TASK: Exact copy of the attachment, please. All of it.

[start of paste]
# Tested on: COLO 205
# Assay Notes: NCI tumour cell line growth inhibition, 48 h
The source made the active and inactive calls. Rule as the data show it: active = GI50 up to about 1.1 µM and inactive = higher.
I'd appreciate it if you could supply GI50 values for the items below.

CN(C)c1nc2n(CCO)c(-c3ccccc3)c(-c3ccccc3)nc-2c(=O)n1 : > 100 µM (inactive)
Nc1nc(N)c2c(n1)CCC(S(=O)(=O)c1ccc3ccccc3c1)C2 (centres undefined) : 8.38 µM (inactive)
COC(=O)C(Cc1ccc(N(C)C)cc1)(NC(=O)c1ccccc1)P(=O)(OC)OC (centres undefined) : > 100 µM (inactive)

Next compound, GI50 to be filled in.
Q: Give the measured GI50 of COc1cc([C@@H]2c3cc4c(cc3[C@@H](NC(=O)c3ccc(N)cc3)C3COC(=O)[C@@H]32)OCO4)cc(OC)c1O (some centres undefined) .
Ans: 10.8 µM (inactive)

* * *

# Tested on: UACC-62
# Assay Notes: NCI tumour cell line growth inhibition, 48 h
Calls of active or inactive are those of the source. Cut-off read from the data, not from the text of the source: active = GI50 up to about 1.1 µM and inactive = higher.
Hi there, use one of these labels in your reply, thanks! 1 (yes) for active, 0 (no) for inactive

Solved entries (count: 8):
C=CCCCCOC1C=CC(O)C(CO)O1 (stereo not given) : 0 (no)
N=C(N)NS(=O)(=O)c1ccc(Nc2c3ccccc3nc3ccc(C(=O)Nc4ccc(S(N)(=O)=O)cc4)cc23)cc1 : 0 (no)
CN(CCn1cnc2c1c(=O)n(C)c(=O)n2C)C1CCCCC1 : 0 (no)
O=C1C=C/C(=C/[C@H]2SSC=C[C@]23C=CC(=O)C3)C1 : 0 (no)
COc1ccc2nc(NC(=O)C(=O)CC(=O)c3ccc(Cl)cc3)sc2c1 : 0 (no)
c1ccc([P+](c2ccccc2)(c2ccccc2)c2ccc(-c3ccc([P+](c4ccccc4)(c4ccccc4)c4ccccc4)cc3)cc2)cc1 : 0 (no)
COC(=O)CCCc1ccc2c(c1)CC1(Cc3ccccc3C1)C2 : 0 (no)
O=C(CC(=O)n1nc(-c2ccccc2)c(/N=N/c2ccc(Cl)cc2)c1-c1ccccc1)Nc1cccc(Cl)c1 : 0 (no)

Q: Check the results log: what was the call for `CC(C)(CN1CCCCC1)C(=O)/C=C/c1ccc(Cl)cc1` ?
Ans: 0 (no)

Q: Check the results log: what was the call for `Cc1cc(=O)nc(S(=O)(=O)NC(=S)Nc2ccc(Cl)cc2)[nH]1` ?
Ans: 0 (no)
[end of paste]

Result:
# Tested on: COLO 205
# Assay Notes: NCI tumour cell line growth inhibition, 48 h
The source made the active and inactive calls. Rule as the data show it: active = GI50 up to about 1.1 µM and inactive = higher.
I'd appreciate it if you could supply GI50 values for the items below.

CN(C)c1nc2n(CCO)c(-c3ccccc3)c(-c3ccccc3)nc-2c(=O)n1 : > 100 µM (inactive)
Nc1nc(N)c2c(n1)CCC(S(=O)(=O)c1ccc3ccccc3c1)C2 (centres undefined) : 8.38 µM (inactive)
COC(=O)C(Cc1ccc(N(C)C)cc1)(NC(=O)c1ccccc1)P(=O)(OC)OC (centres undefined) : > 100 µM (inactive)

Next compound, GI50 to be filled in.
Q: Give the measured GI50 of COc1cc([C@@H]2c3cc4c(cc3[C@@H](NC(=O)c3ccc(N)cc3)C3COC(=O)[C@@H]32)OCO4)cc(OC)c1O (some centres undefined) .
Ans: 10.8 µM (inactive)

* * *

# Tested on: UACC-62
# Assay Notes: NCI tumour cell line growth inhibition, 48 h
Calls of active or inactive are those of the source. Cut-off read from the data, not from the text of the source: active = GI50 up to about 1.1 µM and inactive = higher.
Hi there, use one of these labels in your reply, thanks! 1 (yes) for active, 0 (no) for inactive

Solved entries (count: 8):
C=CCCCCOC1C=CC(O)C(CO)O1 (stereo not given) : 0 (no)
N=C(N)NS(=O)(=O)c1ccc(Nc2c3ccccc3nc3ccc(C(=O)Nc4ccc(S(N)(=O)=O)cc4)cc23)cc1 : 0 (no)
CN(CCn1cnc2c1c(=O)n(C)c(=O)n2C)C1CCCCC1 : 0 (no)
O=C1C=C/C(=C/[C@H]2SSC=C[C@]23C=CC(=O)C3)C1 : 0 (no)
COc1ccc2nc(NC(=O)C(=O)CC(=O)c3ccc(Cl)cc3)sc2c1 : 0 (no)
c1ccc([P+](c2ccccc2)(c2ccccc2)c2ccc(-c3ccc([P+](c4ccccc4)(c4ccccc4)c4ccccc4)cc3)cc2)cc1 : 0 (no)
COC(=O)CCCc1ccc2c(c1)CC1(Cc3ccccc3C1)C2 : 0 (no)
O=C(CC(=O)n1nc(-c2ccccc2)c(/N=N/c2ccc(Cl)cc2)c1-c1ccccc1)Nc1cccc(Cl)c1 : 0 (no)

Q: Check the results log: what was the call for `CC(C)(CN1CCCCC1)C(=O)/C=C/c1ccc(Cl)cc1` ?
Ans: 0 (no)

Q: Check the results log: what was the call for `Cc1cc(=O)nc(S(=O)(=O)NC(=S)Nc2ccc(Cl)cc2)[nH]1` ?
Ans: 0 (no)